Poster Presentation 30th Lorne Cancer Conference 2018

Unravelling the role of g-quadruplex and paraspeckle formation in breast cancer (#187)

Amy L Kretzmann 1 , Michelle Nguyen 1 , Aurore Guedin-Beaurepaire 2 , Jean-Louis Mergny 2 , Charlie Bond 1 , Iyer Swaminathan 1 , Archa Fox 1 , Nicole Smith 1
  1. The University of Western Australia, Perth, WA, Australia
  2. Institut Européen de Chimie et Biologie, Bordeaux, France

G-quadruplex (G4) DNA and paraspeckles have recently emerged as important regulatory features within the mammalian cell nucleus, with strong correlations to breast cancer and linked to poor clinical prognoses.

When guanine-rich DNA becomes single-stranded these sequences can fold into alternative structures known as G4s. G4s differ from canonical B-DNA, and form a four-stranded structure held by Hoogsteen hydrogen bonds between guanines of a G-tetrad (1). The formation of G4s within the genome has major impacts on replication and transcription, affecting how proteins bind and recognise DNA, and stalling molecular machinery (2). Moreover, G4s are overrepresented in regulatory regions with many G4s forming within the promoters of oncogenes, such as c-MYC and hTERT (3,4,5).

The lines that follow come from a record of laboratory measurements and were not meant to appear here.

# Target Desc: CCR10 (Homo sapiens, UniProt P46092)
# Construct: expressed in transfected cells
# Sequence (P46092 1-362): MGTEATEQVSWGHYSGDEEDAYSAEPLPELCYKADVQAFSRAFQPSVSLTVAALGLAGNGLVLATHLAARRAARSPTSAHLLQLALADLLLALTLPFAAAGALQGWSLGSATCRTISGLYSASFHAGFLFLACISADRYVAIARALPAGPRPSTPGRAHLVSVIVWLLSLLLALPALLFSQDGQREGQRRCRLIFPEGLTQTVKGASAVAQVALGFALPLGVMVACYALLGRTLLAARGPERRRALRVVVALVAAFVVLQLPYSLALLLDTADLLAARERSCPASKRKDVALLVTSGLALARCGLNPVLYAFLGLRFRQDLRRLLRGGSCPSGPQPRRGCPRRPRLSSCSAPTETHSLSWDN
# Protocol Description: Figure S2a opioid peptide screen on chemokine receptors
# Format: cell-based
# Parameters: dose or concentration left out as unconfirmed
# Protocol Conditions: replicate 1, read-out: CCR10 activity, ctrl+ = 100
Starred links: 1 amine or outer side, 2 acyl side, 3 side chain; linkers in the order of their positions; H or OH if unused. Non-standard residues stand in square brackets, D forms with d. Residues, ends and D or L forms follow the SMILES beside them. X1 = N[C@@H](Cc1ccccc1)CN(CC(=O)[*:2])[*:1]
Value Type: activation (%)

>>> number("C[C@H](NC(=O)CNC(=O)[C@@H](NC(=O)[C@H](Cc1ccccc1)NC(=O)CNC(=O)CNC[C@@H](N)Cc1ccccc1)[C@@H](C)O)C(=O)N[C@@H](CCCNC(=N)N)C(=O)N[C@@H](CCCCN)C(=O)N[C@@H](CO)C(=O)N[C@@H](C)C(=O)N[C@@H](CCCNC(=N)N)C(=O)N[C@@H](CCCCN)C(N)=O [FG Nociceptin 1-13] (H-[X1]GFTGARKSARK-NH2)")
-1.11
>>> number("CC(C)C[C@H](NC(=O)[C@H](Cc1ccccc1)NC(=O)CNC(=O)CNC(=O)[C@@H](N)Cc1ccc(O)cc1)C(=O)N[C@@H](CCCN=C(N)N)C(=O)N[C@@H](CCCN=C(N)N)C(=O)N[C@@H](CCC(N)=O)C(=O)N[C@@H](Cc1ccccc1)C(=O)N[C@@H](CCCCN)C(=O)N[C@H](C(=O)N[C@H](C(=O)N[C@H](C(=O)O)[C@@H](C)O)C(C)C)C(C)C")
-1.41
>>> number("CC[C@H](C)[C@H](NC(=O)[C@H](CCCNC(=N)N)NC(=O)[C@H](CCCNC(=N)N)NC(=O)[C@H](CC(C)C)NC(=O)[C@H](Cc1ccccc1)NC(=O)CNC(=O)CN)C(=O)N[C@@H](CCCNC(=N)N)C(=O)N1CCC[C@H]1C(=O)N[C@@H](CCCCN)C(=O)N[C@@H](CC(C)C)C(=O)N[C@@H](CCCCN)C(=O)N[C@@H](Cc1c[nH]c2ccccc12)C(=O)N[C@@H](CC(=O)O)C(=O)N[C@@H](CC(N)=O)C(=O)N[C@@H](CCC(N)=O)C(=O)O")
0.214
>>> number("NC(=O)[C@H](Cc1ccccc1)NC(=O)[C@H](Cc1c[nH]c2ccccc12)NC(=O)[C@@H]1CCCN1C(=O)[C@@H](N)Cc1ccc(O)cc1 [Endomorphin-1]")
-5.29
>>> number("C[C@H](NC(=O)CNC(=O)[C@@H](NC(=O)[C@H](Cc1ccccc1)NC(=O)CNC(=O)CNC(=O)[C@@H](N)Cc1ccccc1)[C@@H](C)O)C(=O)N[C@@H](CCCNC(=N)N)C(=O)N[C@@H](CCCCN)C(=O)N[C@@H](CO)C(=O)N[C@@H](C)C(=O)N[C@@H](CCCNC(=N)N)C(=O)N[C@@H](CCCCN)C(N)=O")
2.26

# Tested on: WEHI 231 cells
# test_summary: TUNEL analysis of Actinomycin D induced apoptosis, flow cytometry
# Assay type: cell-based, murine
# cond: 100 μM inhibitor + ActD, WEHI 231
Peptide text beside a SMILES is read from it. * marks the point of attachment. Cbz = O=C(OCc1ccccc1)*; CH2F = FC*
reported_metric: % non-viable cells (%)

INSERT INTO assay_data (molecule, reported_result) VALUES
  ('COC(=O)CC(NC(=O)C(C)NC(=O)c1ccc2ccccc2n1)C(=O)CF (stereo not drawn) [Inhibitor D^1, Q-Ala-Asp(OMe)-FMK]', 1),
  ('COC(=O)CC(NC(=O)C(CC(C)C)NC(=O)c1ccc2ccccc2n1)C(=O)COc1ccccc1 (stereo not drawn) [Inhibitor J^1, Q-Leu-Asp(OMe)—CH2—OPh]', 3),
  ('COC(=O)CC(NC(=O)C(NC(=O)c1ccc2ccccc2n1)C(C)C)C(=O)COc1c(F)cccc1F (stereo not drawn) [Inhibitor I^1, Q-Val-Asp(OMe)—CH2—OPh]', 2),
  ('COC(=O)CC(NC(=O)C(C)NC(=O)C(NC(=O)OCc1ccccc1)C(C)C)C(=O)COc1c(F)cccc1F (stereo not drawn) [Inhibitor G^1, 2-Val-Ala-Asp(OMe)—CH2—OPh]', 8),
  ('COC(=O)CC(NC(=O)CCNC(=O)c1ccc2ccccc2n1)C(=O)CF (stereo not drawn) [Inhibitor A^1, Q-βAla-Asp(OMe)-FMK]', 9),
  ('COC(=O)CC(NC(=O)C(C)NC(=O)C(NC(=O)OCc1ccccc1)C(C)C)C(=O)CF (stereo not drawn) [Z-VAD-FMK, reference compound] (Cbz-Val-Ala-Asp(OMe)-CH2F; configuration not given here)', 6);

Paraspeckles are RNA-protein subnuclear bodies (6). Whilst little is known about the biological function of the paraspeckle, they have been demonstrated to have major roles in various biochemical processes, including mammary development. These paraspeckles have been shown to form under cellular stress conditions and act by sequestering regulatory proteins and nascent mRNA species, preventing their action/transportation (7,8). The major structural determinant of paraspeckles, a lncRNA NEAT1, has been shown to be overexpressed in many cancers and leads to poor clinical prognosis (9).

Thus, this project sought to evaluate the formation of both G4s and paraspeckles within healthy breast and breast cancer cells. Using various imaging techniques and qPCR, we demonstrated a marked increase in both G4 and paraspeckle formation within breast cancer cells. Furthermore, stabilising G4s within the promoters of oncogenes via small molecules significantly decreased gene expression of previously described “undruggable targets,” highlighting their therapeutic potential. Additionally, this project aimed to examine whether G4-stabilisation by small molecules could influence paraspeckle formation, which saw a significant increase in paraspeckle formation. Furthermore, a potential G4 was discovered within the NEAT1 promoter, able to form within biologically relevant conditions. This is the first study to examine the relationship between G4s and paraspeckles, and the first to identify and characterise a G4 within the NEAT1 promoter.

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